I will try to define the various meanings of the word “file system” based on how I have observed it used in different circumstances. Note that in attempting to conform to the standard “official” meanings, my intention is to define the term based on its various uses. These meanings will be explored in greater detail in the following sections of this article.

  1. The entire Linux directory structure starting at the top root directory (/).
  2. A specific type of data storage format, such as EXT3, EXT4, BTRFS, XFS, etc. Linux supports nearly 100 types of file systems, including some very old ones as well as some newer ones. Each of these types of file systems uses its own metadata structures to define how data is stored and accessed.
  3. A partition or logical volume formatted with a specific type of file system that can be mounted to a specified mount point on a Linux file system.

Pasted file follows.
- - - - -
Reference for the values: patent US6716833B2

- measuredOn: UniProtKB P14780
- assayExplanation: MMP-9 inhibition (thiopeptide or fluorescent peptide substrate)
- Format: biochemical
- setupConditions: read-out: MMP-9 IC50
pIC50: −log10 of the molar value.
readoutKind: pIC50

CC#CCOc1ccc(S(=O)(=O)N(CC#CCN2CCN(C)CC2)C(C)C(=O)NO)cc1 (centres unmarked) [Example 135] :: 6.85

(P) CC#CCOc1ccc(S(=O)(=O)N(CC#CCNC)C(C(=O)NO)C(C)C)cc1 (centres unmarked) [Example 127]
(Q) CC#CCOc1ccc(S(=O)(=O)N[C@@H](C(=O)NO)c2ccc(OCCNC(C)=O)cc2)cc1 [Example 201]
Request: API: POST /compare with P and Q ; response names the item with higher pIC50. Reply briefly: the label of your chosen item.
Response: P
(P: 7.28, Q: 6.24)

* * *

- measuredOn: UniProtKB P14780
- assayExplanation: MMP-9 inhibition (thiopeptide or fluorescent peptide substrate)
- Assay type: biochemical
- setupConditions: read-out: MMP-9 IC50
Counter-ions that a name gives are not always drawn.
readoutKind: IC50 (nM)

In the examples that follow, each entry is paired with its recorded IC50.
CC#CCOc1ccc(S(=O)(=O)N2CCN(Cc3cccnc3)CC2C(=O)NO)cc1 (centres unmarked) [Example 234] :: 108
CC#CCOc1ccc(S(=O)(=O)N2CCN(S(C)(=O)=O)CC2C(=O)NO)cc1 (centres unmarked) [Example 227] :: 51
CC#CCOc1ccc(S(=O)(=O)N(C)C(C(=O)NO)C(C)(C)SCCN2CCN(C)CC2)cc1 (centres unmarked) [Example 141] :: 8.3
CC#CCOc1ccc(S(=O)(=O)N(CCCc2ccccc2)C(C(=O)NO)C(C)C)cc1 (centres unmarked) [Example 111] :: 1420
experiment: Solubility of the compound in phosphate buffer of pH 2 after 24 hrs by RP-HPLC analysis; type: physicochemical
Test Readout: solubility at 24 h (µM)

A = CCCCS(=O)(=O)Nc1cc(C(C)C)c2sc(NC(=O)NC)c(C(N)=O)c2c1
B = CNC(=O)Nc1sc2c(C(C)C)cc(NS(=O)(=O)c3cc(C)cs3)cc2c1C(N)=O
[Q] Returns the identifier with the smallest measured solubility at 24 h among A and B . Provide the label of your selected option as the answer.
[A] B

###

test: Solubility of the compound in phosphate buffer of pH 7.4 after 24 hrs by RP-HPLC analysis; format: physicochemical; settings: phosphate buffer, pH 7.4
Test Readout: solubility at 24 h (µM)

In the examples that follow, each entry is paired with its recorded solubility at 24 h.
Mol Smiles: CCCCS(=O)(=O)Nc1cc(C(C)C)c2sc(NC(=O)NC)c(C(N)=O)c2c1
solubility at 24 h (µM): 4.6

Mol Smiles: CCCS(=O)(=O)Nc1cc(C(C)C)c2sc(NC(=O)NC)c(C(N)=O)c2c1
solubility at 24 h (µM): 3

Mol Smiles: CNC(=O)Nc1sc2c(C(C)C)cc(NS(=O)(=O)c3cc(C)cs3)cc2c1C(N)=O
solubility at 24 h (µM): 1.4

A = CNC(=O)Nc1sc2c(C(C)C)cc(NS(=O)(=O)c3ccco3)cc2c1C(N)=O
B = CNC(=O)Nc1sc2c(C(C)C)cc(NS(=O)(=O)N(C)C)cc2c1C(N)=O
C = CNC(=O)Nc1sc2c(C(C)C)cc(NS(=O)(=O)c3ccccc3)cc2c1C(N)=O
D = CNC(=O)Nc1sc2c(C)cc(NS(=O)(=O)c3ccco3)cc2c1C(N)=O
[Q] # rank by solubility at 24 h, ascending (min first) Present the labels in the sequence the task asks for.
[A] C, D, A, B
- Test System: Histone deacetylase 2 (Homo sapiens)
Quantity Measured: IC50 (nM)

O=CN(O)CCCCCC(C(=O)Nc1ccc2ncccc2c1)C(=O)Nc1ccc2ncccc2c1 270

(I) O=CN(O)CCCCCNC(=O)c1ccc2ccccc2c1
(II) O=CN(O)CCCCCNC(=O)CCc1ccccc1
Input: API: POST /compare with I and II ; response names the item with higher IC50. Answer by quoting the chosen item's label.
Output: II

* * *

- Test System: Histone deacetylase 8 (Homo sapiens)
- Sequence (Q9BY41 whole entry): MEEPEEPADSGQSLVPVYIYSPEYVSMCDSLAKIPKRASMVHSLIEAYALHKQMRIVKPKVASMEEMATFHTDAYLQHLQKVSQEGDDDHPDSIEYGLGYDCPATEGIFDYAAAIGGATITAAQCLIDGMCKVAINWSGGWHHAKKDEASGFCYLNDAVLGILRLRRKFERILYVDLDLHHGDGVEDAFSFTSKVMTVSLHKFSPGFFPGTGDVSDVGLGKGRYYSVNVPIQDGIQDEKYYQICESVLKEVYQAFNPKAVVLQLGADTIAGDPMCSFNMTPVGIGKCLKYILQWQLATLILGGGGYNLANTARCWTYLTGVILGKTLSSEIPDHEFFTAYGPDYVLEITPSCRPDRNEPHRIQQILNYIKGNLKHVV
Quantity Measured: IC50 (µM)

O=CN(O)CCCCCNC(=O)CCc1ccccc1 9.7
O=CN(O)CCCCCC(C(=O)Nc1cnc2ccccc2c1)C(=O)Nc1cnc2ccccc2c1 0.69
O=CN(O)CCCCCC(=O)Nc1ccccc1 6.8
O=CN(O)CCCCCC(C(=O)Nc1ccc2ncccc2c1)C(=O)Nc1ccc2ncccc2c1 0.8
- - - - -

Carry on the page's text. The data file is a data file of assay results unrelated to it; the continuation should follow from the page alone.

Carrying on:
Basic functions of the file system

Disk storage is a necessity that brings with it some interesting and inescapable details. Obviously, a file system is designed to provide space for non-volatile data storage; That is its ultimate function. However, there are many other important functions that stem from that requirement.

All file systems must provide a namespace, that is, a naming and organization methodology. This defines how a file can be named, specifically the length of a file name and the subset of characters that can be used for file names from the total set of available characters. It also defines the logical structure of data on a disk, such as using directories to organize files rather than simply grouping them all together into a single, huge cluster of files.

After the namespace